Is change the only constant?
It sometimes seems that constant change has become the norm in large organisations, with people in a constant state of flux. Reorganisations can seem like a quick way to show progress but they can have a massive cost in terms of the effort involved and the disruption they bring and, if the resulting organisation is short-lived, it seems unlikely to have the time to justify the effort. I know so many people who are either applying for their own jobs, waiting to hear about their job, or trying to work out what their new job is now that everything is reorganised.
Rather than large-scale reorganisations, wouldn’t it be better to have an organisation that recognised the need to change and evolved as and when it needed to?
I believe we need to do three things to improve the situation:
1 – Avoid reorganising.
When faced with a major challenge, you shouldn’t rely on a reorganisation to make a quick impact – if you can see a better alternative. The alternative may not be easy and might involve some bravery in tackling difficult issues but it may well be more effective than a reorganisation.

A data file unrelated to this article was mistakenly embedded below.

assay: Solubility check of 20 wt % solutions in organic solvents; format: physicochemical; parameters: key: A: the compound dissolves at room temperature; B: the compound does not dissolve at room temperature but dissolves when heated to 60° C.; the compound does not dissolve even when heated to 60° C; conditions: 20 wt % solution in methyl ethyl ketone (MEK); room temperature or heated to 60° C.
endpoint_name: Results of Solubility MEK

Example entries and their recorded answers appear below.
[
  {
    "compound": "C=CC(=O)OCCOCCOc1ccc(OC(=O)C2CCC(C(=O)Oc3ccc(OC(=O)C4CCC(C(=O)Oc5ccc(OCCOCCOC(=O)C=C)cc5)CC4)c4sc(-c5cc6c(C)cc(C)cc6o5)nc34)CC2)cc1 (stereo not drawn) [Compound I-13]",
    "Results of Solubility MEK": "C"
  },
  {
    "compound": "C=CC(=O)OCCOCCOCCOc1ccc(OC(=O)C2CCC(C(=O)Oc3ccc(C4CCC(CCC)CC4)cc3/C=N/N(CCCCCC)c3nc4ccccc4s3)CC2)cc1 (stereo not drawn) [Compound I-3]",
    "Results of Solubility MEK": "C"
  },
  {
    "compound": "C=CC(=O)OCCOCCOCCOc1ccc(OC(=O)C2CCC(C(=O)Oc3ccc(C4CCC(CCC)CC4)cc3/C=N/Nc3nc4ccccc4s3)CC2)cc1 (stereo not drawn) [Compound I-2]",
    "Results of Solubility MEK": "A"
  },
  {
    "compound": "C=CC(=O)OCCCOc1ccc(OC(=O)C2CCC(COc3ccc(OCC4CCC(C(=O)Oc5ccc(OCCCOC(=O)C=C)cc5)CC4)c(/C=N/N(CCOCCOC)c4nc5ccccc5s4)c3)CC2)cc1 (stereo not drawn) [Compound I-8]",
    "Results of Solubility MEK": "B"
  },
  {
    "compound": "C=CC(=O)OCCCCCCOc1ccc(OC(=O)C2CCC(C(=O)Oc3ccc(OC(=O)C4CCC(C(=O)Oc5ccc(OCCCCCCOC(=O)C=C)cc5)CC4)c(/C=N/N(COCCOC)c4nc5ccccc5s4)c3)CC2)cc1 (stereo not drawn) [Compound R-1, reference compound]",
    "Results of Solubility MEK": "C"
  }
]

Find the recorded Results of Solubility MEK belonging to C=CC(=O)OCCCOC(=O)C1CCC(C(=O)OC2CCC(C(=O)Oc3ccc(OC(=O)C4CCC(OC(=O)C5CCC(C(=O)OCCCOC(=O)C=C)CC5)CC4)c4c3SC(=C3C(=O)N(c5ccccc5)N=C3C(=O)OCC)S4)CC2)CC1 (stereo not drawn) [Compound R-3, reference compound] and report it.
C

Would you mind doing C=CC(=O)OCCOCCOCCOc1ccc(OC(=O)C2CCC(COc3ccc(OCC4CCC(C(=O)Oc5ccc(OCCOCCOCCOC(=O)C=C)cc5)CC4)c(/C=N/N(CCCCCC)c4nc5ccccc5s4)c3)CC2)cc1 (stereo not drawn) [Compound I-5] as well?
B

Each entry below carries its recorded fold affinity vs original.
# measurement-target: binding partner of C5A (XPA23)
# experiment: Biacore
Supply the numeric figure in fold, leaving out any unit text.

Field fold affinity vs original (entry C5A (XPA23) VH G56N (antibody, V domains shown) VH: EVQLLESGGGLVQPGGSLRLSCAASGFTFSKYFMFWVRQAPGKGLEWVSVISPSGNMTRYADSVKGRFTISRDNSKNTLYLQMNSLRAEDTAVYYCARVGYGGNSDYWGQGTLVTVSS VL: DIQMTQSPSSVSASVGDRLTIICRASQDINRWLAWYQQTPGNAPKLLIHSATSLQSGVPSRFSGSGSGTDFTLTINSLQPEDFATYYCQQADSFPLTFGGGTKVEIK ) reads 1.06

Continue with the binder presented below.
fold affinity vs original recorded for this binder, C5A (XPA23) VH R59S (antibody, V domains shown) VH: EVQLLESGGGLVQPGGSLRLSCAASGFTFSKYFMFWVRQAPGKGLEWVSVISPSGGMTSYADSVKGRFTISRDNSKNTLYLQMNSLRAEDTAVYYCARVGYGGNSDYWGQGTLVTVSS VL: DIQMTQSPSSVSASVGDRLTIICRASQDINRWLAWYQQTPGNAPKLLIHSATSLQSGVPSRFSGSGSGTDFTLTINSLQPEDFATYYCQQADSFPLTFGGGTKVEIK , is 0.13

2 – If you need to reorganise, do it quickly!
Reorganisations are disruptive and it is really difficult for an organisation to change whilst, at the same time, delivering what it is there for. If you need to do it, do it quickly.
3 – Design an organisation that will last.
Recognising that reorganisations are disruptive, you don’t want to do them too often. So how do you design an organisation that will last for a long time without the need to reorganise again? I believe the answer is to design an organisation that is self-aware and responds quickly and appropriately to issues, opportunities, and a changing landscape. Paradoxically, changing constantly (when needed) should avoid the need for constant change.
What do you think? Is this your experience or do you have a different experience?
Please share this with others who may have an interest and please do comment.